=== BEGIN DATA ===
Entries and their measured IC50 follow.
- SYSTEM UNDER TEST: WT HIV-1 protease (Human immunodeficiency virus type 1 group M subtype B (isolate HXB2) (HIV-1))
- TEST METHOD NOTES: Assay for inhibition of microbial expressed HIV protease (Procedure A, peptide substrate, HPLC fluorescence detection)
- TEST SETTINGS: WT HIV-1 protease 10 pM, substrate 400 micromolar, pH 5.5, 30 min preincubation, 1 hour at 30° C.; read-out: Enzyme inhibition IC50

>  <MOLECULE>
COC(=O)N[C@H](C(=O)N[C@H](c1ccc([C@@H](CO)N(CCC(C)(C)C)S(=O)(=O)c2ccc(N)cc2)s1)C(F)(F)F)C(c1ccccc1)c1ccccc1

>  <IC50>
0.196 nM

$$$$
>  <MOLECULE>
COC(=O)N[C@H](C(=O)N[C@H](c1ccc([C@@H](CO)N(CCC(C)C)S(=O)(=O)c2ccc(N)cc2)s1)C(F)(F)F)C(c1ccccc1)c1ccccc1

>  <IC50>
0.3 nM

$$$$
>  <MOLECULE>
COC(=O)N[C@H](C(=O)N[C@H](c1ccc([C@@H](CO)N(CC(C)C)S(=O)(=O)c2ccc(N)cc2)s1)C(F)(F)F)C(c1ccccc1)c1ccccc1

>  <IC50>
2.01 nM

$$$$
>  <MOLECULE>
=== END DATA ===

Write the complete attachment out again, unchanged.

Entries and their measured IC50 follow.
- SYSTEM UNDER TEST: WT HIV-1 protease (Human immunodeficiency virus type 1 group M subtype B (isolate HXB2) (HIV-1))
- TEST METHOD NOTES: Assay for inhibition of microbial expressed HIV protease (Procedure A, peptide substrate, HPLC fluorescence detection)
- TEST SETTINGS: WT HIV-1 protease 10 pM, substrate 400 micromolar, pH 5.5, 30 min preincubation, 1 hour at 30° C.; read-out: Enzyme inhibition IC50

>  <MOLECULE>
COC(=O)N[C@H](C(=O)N[C@H](c1ccc([C@@H](CO)N(CCC(C)(C)C)S(=O)(=O)c2ccc(N)cc2)s1)C(F)(F)F)C(c1ccccc1)c1ccccc1

>  <IC50>
0.196 nM

$$$$
>  <MOLECULE>
COC(=O)N[C@H](C(=O)N[C@H](c1ccc([C@@H](CO)N(CCC(C)C)S(=O)(=O)c2ccc(N)cc2)s1)C(F)(F)F)C(c1ccccc1)c1ccccc1

>  <IC50>
0.3 nM

$$$$
>  <MOLECULE>
COC(=O)N[C@H](C(=O)N[C@H](c1ccc([C@@H](CO)N(CC(C)C)S(=O)(=O)c2ccc(N)cc2)s1)C(F)(F)F)C(c1ccccc1)c1ccccc1

>  <IC50>
2.01 nM

$$$$
>  <MOLECULE>